The BBC recently reported that Chancellor Sajid Javid had hinted that the next Budget, expected before the end of this year, may include changes to – or even abolish – inheritance tax (IHT).
With taxpayers being subjected to various taxes during their lifetime, the Chancellor appeared to acknowledge that there is an issue with being taxed again on death on capital arising from income already taxed in our lifetime.
Supporting the view that the IHT regime is in need of change, earlier this year the Office of Tax Simplification issued its report recommending not abolishing but streamlining IHT by removing unnecessary complexity from the rules governing the “death tax”. The OTS’ suggestions include: -
- Introduce a new overall personal gifts allowance replacing the annual exemption and wedding gift exemption.
- Assess the appropriate level of the personal gifts allowance and reconsider the level of the small gifts exemption.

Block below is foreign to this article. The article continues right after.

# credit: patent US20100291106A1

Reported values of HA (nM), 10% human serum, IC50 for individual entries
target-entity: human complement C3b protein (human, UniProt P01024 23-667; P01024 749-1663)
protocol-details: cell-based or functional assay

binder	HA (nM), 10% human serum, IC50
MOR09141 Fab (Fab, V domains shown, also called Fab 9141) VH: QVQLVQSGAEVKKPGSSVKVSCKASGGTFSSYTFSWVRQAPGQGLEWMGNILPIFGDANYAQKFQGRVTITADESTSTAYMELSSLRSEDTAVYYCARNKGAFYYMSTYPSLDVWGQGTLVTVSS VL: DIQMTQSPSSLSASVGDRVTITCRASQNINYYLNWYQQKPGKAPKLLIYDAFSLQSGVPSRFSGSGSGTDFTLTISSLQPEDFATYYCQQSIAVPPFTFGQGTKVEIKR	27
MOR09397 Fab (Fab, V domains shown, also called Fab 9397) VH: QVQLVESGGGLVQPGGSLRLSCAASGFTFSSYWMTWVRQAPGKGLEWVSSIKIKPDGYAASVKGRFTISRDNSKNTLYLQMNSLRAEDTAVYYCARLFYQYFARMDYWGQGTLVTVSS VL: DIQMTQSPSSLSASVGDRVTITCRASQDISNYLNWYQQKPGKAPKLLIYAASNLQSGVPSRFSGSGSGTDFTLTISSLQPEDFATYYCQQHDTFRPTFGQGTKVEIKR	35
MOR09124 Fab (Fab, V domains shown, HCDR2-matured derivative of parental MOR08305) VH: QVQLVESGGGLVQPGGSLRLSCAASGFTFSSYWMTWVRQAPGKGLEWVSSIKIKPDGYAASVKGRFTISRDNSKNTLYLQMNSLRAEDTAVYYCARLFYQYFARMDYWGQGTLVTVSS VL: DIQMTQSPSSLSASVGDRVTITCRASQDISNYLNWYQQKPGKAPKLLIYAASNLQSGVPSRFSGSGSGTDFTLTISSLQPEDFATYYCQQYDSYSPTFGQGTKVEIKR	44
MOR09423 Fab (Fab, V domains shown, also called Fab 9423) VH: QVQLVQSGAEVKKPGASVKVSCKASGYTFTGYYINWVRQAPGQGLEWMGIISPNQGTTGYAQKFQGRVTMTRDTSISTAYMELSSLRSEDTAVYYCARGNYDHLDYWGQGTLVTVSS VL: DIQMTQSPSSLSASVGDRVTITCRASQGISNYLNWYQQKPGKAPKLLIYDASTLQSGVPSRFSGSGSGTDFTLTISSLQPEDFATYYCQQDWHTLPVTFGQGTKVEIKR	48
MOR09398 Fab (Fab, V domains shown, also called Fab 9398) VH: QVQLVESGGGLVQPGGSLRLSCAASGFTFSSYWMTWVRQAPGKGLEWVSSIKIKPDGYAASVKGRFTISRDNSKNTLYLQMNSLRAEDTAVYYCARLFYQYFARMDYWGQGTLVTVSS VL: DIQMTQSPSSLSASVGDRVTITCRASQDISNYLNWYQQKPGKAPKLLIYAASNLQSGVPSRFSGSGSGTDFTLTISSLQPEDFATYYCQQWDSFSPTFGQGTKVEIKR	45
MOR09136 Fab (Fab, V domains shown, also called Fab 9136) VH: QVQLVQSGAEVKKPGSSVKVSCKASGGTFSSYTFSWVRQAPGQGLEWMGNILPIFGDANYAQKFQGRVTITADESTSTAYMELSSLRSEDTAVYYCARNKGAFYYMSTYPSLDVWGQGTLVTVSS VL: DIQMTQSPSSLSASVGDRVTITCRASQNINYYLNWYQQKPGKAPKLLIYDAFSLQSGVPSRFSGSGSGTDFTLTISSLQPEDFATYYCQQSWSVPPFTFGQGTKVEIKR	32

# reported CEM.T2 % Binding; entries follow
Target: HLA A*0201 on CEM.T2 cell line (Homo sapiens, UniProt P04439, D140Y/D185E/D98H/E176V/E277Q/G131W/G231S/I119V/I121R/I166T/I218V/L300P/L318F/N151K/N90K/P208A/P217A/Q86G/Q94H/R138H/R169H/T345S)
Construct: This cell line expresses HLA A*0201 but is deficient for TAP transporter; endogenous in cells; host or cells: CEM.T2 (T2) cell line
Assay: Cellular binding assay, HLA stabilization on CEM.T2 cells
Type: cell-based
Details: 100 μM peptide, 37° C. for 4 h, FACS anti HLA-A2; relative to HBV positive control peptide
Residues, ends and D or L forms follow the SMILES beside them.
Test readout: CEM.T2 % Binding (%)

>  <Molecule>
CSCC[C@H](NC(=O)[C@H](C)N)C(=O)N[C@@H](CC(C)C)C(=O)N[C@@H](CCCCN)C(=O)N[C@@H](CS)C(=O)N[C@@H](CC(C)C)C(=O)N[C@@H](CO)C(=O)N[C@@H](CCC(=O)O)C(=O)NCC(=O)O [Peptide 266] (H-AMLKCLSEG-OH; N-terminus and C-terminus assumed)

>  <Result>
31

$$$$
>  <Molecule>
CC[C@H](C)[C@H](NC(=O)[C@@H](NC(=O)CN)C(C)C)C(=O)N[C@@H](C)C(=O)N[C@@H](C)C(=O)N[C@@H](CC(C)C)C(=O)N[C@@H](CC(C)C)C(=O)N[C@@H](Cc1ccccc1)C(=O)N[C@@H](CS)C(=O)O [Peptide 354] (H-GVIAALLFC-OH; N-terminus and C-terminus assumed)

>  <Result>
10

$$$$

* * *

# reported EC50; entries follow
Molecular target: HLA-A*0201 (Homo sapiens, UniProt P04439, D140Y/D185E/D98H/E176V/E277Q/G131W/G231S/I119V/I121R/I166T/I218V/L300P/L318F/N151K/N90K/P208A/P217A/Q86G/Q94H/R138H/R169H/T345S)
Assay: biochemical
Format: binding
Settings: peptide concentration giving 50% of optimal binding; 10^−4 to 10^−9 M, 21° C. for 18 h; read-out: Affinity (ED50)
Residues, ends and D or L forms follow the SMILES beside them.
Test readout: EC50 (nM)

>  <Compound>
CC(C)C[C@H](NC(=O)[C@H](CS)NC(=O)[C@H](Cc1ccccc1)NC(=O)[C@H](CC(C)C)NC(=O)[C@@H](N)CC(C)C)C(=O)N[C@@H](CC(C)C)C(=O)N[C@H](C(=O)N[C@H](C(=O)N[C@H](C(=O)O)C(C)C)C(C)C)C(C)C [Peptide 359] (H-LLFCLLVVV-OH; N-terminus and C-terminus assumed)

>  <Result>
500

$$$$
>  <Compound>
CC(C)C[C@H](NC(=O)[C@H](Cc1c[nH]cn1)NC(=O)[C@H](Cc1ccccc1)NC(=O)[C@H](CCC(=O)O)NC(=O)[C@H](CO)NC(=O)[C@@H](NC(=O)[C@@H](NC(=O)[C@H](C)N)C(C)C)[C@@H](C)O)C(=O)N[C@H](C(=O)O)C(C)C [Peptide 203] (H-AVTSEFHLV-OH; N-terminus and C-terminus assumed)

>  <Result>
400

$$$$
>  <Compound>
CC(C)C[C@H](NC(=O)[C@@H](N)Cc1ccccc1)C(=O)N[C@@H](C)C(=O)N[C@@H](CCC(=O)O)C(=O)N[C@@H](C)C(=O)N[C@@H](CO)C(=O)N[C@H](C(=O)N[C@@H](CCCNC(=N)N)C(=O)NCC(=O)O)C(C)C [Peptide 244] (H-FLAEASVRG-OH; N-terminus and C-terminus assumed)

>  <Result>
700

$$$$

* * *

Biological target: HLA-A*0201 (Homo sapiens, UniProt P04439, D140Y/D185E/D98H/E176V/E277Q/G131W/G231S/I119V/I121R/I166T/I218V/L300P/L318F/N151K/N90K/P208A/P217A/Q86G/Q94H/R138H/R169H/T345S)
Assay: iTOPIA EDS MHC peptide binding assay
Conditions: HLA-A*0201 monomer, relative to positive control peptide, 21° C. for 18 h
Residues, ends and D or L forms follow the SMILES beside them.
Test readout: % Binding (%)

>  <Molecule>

- Simplify or replace the exemption for gifts made as normal expenditure out of excess income.
- Allow large gifts to fall out of the tax net after 5 years, rather than 7.
- Abolish taper relief on gifts.
- Allow for gifts made outside of the current 7-year period to be ignored, i.e. abolish the “14-year rule”.
- Revise the way the Nil Rate Band is applied to lifetime gifts and clarify who is liable for the IHT due.
So what does all this mean for you and your IHT planning?
There is of course no guarantee that the (next?) Chancellor will go ahead with his changes or that any of the OTS’ suggested changes will ever be made. However, whilst the country’s political parties are deciding on the way forward (with or without changes to taxation), it is well worth reviewing your personal affairs now by talking to a suitably trained solicitor who can also refer you to a financial adviser. Waiting for any changes to IHT to be introduced may create unnecessary further uncertainty for you and your loved ones in these already very uncertain times.
If you would like us to help you review your IHT position and/or assist with the preparation of a tax efficient Will, please contact one of our solicitors, all of whom have additional qualifications from the Society of Trust and Estate Practitioners (STEP).